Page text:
In other words, the point of the subsidy is the subsidy, and therefore the U.S. must subsidize ethanol because the U.S. already subsidizes ethanol. Once in place, such self-referential mandates appear to be eternal.
The 2007 energy bill’s renewable fuel standard requires certain annual volumes of ethanol to be bootlegged into the U.S. gasoline supply, but for years the mandate has crashed into the “blend wall.” Ethanol is corrosive, and gallons of conventional gas with concentrations of the stuff higher than 10% damage the engines and fuel systems of most of the cars and trucks on the road today.
The problem is that Americans aren’t guzzling enough gallons to achieve Congress’s mandates at E-10—that is, 10% ethanol, 90% gas. Either we need to drive more in less fuel-efficient cars, consuming more overall. Or the concentration of ethanol in a given gallon needs to rise, risking accidents, breakdowns and valve, pump, cylinder and injector replacements rarely covered by consumer warranties. For model years 2001 through 2011, no car makers allow blends above E-10, and a little fewer than half say it is safe to fill up with E-15 for the last two model years.
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The IRS is Still Doing Favors for Democrats
"The Clinton ‘Charity’ Begins at Home:
Employment rolls for the Clinton Foundation show scads of political
operatives—but this doesn’t seem to bother the IRS," by Kimberley A. Strassel,
The Wall Street Journal, June 4, 2015 ---
The scandal of the century at the IRS was that agency’s secret targeting of conservative nonprofits. Perhaps a close second is the scandal of what the IRS hasn’t been investigating: the Clinton Foundation.
The media’s focus is on Hillary Clinton’s time as secretary of state, and whether she took official actions to benefit her family’s global charity. But the mistake is starting from the premise that the Clinton Foundation is a “charity.” What’s clear by now is that this family enterprise was set up as a global shakedown operation, designed to finance and nurture the Clintons’ continued political ambitions. It’s a Hillary super PAC that throws in the occasional good deed.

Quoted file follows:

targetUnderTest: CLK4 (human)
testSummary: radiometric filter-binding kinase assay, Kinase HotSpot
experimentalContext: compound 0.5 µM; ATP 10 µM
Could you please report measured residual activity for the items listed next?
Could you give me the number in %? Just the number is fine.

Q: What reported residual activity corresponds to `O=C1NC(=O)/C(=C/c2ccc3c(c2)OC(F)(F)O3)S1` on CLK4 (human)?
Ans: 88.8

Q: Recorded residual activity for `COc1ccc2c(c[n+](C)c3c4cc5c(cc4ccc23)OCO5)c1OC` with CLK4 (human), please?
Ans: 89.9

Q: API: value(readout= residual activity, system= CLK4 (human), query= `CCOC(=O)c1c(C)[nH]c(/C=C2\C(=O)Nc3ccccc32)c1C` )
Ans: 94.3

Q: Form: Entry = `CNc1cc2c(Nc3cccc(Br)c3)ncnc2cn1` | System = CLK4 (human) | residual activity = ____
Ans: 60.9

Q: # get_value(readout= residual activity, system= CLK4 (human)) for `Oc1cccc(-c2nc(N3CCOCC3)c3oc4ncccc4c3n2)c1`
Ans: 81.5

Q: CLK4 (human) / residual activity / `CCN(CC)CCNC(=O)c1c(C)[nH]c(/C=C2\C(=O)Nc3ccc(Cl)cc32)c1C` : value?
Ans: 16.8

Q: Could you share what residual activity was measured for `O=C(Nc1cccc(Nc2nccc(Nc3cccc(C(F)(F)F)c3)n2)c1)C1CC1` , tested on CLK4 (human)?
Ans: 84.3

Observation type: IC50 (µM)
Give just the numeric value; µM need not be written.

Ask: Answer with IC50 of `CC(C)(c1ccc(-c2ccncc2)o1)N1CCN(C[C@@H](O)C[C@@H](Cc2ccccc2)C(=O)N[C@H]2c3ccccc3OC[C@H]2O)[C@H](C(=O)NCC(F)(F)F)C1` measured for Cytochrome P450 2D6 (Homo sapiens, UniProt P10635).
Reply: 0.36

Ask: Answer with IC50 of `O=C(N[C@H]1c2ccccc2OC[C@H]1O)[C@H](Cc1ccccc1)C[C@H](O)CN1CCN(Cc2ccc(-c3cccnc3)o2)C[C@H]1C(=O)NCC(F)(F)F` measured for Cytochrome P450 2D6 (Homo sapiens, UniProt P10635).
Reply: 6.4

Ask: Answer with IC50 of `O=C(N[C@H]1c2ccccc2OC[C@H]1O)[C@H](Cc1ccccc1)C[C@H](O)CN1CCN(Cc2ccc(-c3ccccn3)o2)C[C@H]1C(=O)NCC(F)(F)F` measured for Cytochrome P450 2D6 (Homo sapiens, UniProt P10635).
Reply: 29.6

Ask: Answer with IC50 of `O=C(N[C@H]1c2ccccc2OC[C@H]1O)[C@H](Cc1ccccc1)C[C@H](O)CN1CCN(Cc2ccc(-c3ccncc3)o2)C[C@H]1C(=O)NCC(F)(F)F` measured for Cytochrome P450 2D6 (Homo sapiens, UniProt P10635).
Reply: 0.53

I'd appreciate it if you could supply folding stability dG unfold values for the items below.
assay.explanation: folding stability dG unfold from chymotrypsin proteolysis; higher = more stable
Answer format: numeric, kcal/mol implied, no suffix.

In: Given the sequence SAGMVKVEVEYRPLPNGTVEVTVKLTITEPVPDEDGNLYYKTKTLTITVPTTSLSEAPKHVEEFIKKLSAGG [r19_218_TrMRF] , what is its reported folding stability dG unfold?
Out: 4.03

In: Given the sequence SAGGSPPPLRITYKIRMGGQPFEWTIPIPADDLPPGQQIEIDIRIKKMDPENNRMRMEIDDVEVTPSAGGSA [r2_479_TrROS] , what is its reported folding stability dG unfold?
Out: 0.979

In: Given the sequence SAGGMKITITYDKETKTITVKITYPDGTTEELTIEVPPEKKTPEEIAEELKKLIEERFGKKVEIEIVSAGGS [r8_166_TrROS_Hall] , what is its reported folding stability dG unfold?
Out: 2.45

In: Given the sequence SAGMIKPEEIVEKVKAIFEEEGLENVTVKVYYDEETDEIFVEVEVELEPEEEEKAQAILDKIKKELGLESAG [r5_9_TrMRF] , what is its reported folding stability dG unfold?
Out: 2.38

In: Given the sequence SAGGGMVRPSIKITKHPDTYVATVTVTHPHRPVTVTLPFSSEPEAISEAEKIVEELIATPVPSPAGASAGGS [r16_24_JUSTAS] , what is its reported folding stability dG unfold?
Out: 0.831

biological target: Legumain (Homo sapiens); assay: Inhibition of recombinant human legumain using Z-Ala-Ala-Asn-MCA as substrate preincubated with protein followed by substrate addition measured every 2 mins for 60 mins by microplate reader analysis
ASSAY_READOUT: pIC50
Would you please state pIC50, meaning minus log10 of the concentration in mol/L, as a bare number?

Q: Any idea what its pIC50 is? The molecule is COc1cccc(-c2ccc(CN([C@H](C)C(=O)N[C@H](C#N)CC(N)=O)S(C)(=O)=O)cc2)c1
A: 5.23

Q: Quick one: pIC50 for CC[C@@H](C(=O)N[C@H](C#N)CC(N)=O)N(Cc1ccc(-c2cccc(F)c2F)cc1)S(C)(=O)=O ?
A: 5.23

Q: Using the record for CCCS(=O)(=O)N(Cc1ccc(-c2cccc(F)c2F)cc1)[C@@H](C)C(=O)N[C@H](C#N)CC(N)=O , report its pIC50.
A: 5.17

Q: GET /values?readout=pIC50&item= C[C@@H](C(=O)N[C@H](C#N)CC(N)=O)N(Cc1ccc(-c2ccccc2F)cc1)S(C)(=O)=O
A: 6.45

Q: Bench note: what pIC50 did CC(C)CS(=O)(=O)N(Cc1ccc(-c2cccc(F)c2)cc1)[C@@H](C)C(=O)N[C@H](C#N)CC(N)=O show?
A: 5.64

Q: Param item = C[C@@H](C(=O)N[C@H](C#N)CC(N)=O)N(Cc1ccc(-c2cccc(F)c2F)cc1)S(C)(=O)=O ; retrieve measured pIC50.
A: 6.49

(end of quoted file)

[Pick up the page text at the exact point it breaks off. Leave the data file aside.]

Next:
That much is made obvious by looking at the foundation’s employment rolls. Most charities are staffed by folks who have spent a lifetime in nonprofits, writing grants or doing overseas field work. The Clinton Foundation is staffed by political operatives. It has been basically a parking lot for Clinton campaign workers—a comfy place to draw a big check as they geared up for Hillary’s presidential run.
The revolving door is spinning quickly these days. There’s Dennis Cheng, a finance director for Mrs. Clinton’s 2008 bid, who went to the Clinton Foundation as its chief development officer. There he built a giant donor file, which he earlier this year took with him to head up fundraising for the Clinton 2016 campaign. There’s Katie Dowd, who raised $100 million as Mrs. Clinton’s new media director in 2008, then went to a Clinton PAC, then to the State Department, then to the foundation as a “tech adviser.” She’s now at Clinton 2016 as digital director.
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From the CPA Newsletter on May 28, 2015
USA Retirement savings, pensions lacking among workers
Nearly one-third of U.S. workers have no pension or retirement savings, according to a Federal Reserve survey. Of more than 5,800 respondents, 38% intend to work as long as possible or do not plan to retire. Reuters (5/27)
Indian Heat-Wave Death Toll Tops 1,800 ---
Loretta Lynch --- http://en.wikipedia.org/wiki/Loretta_Lynch
IRS Scandal Political Targeting
Controversy on Day 751 ---
"One More Chance for Justice at the IRS: Republicans ask the new U.S. attorney general—who has a reputation for battling corruption—to investigate IRS targeting of conservative groups," by Kimberly A. Strassel, The Wall Street Journal, May 28, 2015 ---